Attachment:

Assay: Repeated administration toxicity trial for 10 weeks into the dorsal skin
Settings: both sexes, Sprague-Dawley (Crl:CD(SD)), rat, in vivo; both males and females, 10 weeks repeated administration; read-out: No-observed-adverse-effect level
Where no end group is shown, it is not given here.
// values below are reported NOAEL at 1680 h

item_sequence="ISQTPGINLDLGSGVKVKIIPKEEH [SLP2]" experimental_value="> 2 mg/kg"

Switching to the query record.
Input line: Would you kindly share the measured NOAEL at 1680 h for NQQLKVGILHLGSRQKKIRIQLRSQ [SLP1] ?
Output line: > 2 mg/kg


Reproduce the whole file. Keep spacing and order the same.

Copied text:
Assay: Repeated administration toxicity trial for 10 weeks into the dorsal skin
Settings: both sexes, Sprague-Dawley (Crl:CD(SD)), rat, in vivo; both males and females, 10 weeks repeated administration; read-out: No-observed-adverse-effect level
Where no end group is shown, it is not given here.
// values below are reported NOAEL at 1680 h

item_sequence="ISQTPGINLDLGSGVKVKIIPKEEH [SLP2]" experimental_value="> 2 mg/kg"

Switching to the query record.
Input line: Would you kindly share the measured NOAEL at 1680 h for NQQLKVGILHLGSRQKKIRIQLRSQ [SLP1] ?
Output line: > 2 mg/kg